• Been recommended by their principal/supervisor for a Provisional Status Exception
  • Received approval by the Director of Human Resources

Bon boulot, gong xi and felicitaciones to students throughout Canyons District who are making waves with their language skills. 

On Friday, May 5, 2017, Draper Park Middle students Ariel Harp and McKay Larsen took first place at the Chinese Bridge Language Contest at the University of Maryland. Harp and Larson represented Utah for the first time in the competition, where they competed in the Cultural Performance category. 

Harp also won first place in the Level 4 Speech Contest at the Chinese Language Fair at BYU in April. She was joined by 11 other Draper Park Middle students who received superior and excellent awards at the fair, as well as students from Corner Canyon and Hillcrest high schools and Midvale Middle, who also placed first at the BYU Language Fair.

The students are all part of Canyons Dual-Language Immersion program, which features programs in Mandarin Chinese-English, French-English, and Spanish-English. Parents and their Dual-Language Immersion students in all grade levels are invited to attend a secondary=school information night on Thursday, May 11 at 6 p.m. in the Professional Development Center at Canyons Administration Building-East, 9361 S. 300 East.

The purpose of the event is to discuss how students transition from elementary to middle school, and middle school to high school, in the DLI program. Course pathways and descriptions, bridge courses, university collaboration and program locations will also be discussed.

More than 300 DLI students from Alta, Corner Canyon, Brighton, Hillcrest and Jordan high schools recently tested their skills at the BYU Language Fair in Provo on April 20, 2017. Students from Midvale, Mount Jordan and Draper Park Middle also participated in the half-day event that tests language ability in Chinese, French, Spanish, German and Russian.

A group of students at Hillcrest took first place in the Language Bowl at the Spanish Foreign Language Fair at BYU. The students were tested on grammar, geography, history, culture, current events, and vocabulary. The students were asked questions in Spanish and teams of five had 10 minutes to answer the questions and receive points according to their answers. At Corner Canyon, students received superior marks in Show and Tell, Speech and Conversation.

Midvale Middle participated in BYU’s Chinese Language Fair and took first place in the Character Bee portion of the competition. In the Character Bee, students match words, written in Chinese, with their correct definitions. The first team to match 12 words in a row correctly wins. 
Joani Richardson is the kind of teacher who can breathe new life into words, pull magic from a page, and spark wonder in the eyes of eager-to-learn children. “I love to teach children to love to read,” says Richardson. “I have failed if I have not taught a child to love to read.”

For her dedication to inspiring her first-grade students at Altara Elementary to learn and grow, Richardson, who is beloved by scores of students, parents and fellow educators, has received one of the most prestigious awards given to public-school educators in Utah. 

On Friday, April 28, 2017, in front of cheering Altara Kittyhawks of all ages, Richardson was announced as a winner of a Huntsman Award for Excellence in Education. She’s one of 11 Utahns selected for the honor, which comes with a crystal obelisk and a $10,000 cash prize. The winners — six general education teachers, three administrators, one special-education teacher and a volunteer — are hand-picked by a panel of prominent citizens and educators after a public-nomination process. Awards will be given at a May banquet in Salt Lake.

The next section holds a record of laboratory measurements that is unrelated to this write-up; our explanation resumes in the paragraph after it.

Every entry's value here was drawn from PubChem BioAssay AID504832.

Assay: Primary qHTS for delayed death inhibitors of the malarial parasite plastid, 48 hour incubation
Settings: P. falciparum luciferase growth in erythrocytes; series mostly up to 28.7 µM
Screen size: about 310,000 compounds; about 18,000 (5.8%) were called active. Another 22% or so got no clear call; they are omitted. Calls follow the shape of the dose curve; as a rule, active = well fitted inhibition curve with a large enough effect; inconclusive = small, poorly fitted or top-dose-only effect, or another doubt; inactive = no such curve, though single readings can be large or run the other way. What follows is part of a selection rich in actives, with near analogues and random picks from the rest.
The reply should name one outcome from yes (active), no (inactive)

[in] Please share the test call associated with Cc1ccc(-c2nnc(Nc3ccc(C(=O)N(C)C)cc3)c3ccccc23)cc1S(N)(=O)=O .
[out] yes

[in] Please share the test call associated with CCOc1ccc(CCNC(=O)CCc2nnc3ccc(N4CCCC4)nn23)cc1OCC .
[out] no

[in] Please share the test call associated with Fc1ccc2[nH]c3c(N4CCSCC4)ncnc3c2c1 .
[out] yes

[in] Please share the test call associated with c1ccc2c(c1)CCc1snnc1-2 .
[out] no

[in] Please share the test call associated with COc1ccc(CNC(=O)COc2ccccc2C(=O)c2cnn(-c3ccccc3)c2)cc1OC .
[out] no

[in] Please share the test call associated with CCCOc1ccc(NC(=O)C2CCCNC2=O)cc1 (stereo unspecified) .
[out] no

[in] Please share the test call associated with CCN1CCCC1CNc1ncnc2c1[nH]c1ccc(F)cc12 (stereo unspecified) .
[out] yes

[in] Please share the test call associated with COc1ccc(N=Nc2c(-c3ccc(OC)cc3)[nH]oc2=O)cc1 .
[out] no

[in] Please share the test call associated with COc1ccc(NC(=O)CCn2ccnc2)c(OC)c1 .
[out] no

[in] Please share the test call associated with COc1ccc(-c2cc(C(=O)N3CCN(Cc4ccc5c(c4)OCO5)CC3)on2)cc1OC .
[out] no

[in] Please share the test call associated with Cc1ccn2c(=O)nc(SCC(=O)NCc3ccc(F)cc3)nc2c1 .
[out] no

2017 Huntsman Award Winner Joani Richardson

“Every year, our family has the opportunity of going all over the state of Utah,” said Karen Huntsman, the philanthropist and wife of billionaire businessman Jon M. Huntsman Sr., who delivered to the news to Richardson personally at an assembly. “You know what they we are looking for?  Outstanding teachers.” 

At the Friday morning assembly, which was attended by Richardson’s family (some had dialed in via FaceTime on iPhones), Principal Nicole Svee-Magann, Superintendent Dr. Jim Briscoe and School Performance Director Alice Peck, Huntsman pulled Richardson close and said, “She doesn’t teach for the money,” Huntsman said.  “She teaches for the love of teaching.” 

Svee-Magann is effusive in her praise of Richardson, who has taught for some four decades. The principal calls her a top-notch teacher who doesn’t let anything — not even breast cancer — slow her down. Even while undergoing chemotherapy treatment, she said, Richardson ran last Saturday’s Salt Lake Half-Marathon. 

“Sometimes when we have hard things happen, we have to keep going. We have to keep going forward and making a difference. This good woman is the best example of this that I know,” Huntsman added. “When hard things happen, do you think she forgets her students?  Do you think she forgets her lesson plans?  She does everything because she loves and cares about what she’s doing.  When you think about all the children she’s taught … she has impacted their lives for years and years and years.”

Richardson’s selection extends Canyons District’s streak of being home to a Huntsman award-winner. Last year’s winner from CSD, Brighton High’s Aaron Hadfield, was at Friday’s assembly to surprise Richardson with the news. But he was there in a different capacity — as a volunteer in the WatchDOG program for fathers. Also, his wife, Jody, is the School Community Council chair at Altara and was the driving force behind Richardson’s nomination.